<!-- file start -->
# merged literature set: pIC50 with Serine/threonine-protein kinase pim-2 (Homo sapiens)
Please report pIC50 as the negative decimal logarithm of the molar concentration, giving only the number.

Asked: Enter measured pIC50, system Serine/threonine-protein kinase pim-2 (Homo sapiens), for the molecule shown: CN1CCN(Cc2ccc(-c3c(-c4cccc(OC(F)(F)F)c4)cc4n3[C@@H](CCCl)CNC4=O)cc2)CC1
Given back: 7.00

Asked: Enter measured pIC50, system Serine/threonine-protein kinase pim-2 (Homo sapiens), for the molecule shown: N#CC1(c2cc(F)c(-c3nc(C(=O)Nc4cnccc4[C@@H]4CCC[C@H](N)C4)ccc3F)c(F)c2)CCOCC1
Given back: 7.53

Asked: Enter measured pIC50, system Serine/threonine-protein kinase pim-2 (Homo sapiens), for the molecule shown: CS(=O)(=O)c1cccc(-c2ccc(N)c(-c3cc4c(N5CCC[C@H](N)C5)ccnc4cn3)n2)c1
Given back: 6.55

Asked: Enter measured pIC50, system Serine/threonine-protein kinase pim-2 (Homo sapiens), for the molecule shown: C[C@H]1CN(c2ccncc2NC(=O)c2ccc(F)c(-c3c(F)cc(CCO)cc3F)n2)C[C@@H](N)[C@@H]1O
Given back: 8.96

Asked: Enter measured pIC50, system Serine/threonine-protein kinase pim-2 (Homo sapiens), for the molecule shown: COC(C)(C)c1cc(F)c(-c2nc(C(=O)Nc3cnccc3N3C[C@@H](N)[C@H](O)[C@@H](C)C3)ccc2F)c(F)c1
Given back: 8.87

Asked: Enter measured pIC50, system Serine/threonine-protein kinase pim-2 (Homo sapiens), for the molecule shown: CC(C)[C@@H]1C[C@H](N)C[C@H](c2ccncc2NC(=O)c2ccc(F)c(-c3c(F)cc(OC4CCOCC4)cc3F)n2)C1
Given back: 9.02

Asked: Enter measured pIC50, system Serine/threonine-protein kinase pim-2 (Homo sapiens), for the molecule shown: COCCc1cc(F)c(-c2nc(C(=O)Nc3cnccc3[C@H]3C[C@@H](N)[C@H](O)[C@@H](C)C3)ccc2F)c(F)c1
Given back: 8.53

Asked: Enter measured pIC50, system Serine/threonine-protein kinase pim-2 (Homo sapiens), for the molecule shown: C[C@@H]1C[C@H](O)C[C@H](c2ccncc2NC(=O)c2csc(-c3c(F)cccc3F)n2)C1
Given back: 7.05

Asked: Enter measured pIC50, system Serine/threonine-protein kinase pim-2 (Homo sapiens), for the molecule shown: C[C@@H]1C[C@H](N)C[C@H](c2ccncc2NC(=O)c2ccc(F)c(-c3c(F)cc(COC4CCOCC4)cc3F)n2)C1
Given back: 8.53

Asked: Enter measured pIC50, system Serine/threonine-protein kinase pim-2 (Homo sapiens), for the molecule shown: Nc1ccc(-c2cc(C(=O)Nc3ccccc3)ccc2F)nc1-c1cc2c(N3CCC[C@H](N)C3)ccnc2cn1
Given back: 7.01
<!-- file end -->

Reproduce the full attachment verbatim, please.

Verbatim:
# merged literature set: pIC50 with Serine/threonine-protein kinase pim-2 (Homo sapiens)
Please report pIC50 as the negative decimal logarithm of the molar concentration, giving only the number.

Asked: Enter measured pIC50, system Serine/threonine-protein kinase pim-2 (Homo sapiens), for the molecule shown: CN1CCN(Cc2ccc(-c3c(-c4cccc(OC(F)(F)F)c4)cc4n3[C@@H](CCCl)CNC4=O)cc2)CC1
Given back: 7.00

Asked: Enter measured pIC50, system Serine/threonine-protein kinase pim-2 (Homo sapiens), for the molecule shown: N#CC1(c2cc(F)c(-c3nc(C(=O)Nc4cnccc4[C@@H]4CCC[C@H](N)C4)ccc3F)c(F)c2)CCOCC1
Given back: 7.53

Asked: Enter measured pIC50, system Serine/threonine-protein kinase pim-2 (Homo sapiens), for the molecule shown: CS(=O)(=O)c1cccc(-c2ccc(N)c(-c3cc4c(N5CCC[C@H](N)C5)ccnc4cn3)n2)c1
Given back: 6.55

Asked: Enter measured pIC50, system Serine/threonine-protein kinase pim-2 (Homo sapiens), for the molecule shown: C[C@H]1CN(c2ccncc2NC(=O)c2ccc(F)c(-c3c(F)cc(CCO)cc3F)n2)C[C@@H](N)[C@@H]1O
Given back: 8.96

Asked: Enter measured pIC50, system Serine/threonine-protein kinase pim-2 (Homo sapiens), for the molecule shown: COC(C)(C)c1cc(F)c(-c2nc(C(=O)Nc3cnccc3N3C[C@@H](N)[C@H](O)[C@@H](C)C3)ccc2F)c(F)c1
Given back: 8.87

Asked: Enter measured pIC50, system Serine/threonine-protein kinase pim-2 (Homo sapiens), for the molecule shown: CC(C)[C@@H]1C[C@H](N)C[C@H](c2ccncc2NC(=O)c2ccc(F)c(-c3c(F)cc(OC4CCOCC4)cc3F)n2)C1
Given back: 9.02

Asked: Enter measured pIC50, system Serine/threonine-protein kinase pim-2 (Homo sapiens), for the molecule shown: COCCc1cc(F)c(-c2nc(C(=O)Nc3cnccc3[C@H]3C[C@@H](N)[C@H](O)[C@@H](C)C3)ccc2F)c(F)c1
Given back: 8.53

Asked: Enter measured pIC50, system Serine/threonine-protein kinase pim-2 (Homo sapiens), for the molecule shown: C[C@@H]1C[C@H](O)C[C@H](c2ccncc2NC(=O)c2csc(-c3c(F)cccc3F)n2)C1
Given back: 7.05

Asked: Enter measured pIC50, system Serine/threonine-protein kinase pim-2 (Homo sapiens), for the molecule shown: C[C@@H]1C[C@H](N)C[C@H](c2ccncc2NC(=O)c2ccc(F)c(-c3c(F)cc(COC4CCOCC4)cc3F)n2)C1
Given back: 8.53

Asked: Enter measured pIC50, system Serine/threonine-protein kinase pim-2 (Homo sapiens), for the molecule shown: Nc1ccc(-c2cc(C(=O)Nc3ccccc3)ccc2F)nc1-c1cc2c(N3CCC[C@H](N)C3)ccnc2cn1
Given back: 7.01